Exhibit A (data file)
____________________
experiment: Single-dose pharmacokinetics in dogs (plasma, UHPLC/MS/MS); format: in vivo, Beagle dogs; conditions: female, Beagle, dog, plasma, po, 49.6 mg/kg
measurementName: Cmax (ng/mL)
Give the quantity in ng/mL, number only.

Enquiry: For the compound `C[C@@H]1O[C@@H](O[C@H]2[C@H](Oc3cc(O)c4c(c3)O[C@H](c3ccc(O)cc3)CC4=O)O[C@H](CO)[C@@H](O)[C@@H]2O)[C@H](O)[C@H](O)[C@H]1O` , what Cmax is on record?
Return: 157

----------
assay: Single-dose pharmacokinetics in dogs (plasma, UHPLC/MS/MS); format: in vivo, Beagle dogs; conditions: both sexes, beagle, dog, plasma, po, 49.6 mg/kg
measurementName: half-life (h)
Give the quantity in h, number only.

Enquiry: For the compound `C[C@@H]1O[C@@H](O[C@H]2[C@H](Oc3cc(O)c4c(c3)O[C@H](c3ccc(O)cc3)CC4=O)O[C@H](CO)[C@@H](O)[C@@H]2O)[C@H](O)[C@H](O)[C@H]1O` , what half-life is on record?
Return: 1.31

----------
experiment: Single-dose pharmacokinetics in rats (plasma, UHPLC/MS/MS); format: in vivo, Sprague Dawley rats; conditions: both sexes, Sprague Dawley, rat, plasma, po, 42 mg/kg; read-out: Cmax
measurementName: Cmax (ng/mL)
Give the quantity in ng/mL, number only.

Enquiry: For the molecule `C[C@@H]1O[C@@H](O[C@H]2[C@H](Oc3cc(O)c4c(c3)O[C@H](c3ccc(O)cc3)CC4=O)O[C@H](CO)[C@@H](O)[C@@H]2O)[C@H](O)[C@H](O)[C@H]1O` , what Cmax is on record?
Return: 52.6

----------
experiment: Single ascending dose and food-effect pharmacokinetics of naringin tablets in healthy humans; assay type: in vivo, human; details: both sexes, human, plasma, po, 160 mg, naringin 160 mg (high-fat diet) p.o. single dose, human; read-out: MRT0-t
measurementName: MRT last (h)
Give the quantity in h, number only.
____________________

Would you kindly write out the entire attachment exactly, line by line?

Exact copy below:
experiment: Single-dose pharmacokinetics in dogs (plasma, UHPLC/MS/MS); format: in vivo, Beagle dogs; conditions: female, Beagle, dog, plasma, po, 49.6 mg/kg
measurementName: Cmax (ng/mL)
Give the quantity in ng/mL, number only.

Enquiry: For the compound `C[C@@H]1O[C@@H](O[C@H]2[C@H](Oc3cc(O)c4c(c3)O[C@H](c3ccc(O)cc3)CC4=O)O[C@H](CO)[C@@H](O)[C@@H]2O)[C@H](O)[C@H](O)[C@H]1O` , what Cmax is on record?
Return: 157

----------
assay: Single-dose pharmacokinetics in dogs (plasma, UHPLC/MS/MS); format: in vivo, Beagle dogs; conditions: both sexes, beagle, dog, plasma, po, 49.6 mg/kg
measurementName: half-life (h)
Give the quantity in h, number only.

Enquiry: For the compound `C[C@@H]1O[C@@H](O[C@H]2[C@H](Oc3cc(O)c4c(c3)O[C@H](c3ccc(O)cc3)CC4=O)O[C@H](CO)[C@@H](O)[C@@H]2O)[C@H](O)[C@H](O)[C@H]1O` , what half-life is on record?
Return: 1.31

----------
experiment: Single-dose pharmacokinetics in rats (plasma, UHPLC/MS/MS); format: in vivo, Sprague Dawley rats; conditions: both sexes, Sprague Dawley, rat, plasma, po, 42 mg/kg; read-out: Cmax
measurementName: Cmax (ng/mL)
Give the quantity in ng/mL, number only.

Enquiry: For the molecule `C[C@@H]1O[C@@H](O[C@H]2[C@H](Oc3cc(O)c4c(c3)O[C@H](c3ccc(O)cc3)CC4=O)O[C@H](CO)[C@@H](O)[C@@H]2O)[C@H](O)[C@H](O)[C@H]1O` , what Cmax is on record?
Return: 52.6

----------
experiment: Single ascending dose and food-effect pharmacokinetics of naringin tablets in healthy humans; assay type: in vivo, human; details: both sexes, human, plasma, po, 160 mg, naringin 160 mg (high-fat diet) p.o. single dose, human; read-out: MRT0-t
measurementName: MRT last (h)
Give the quantity in h, number only.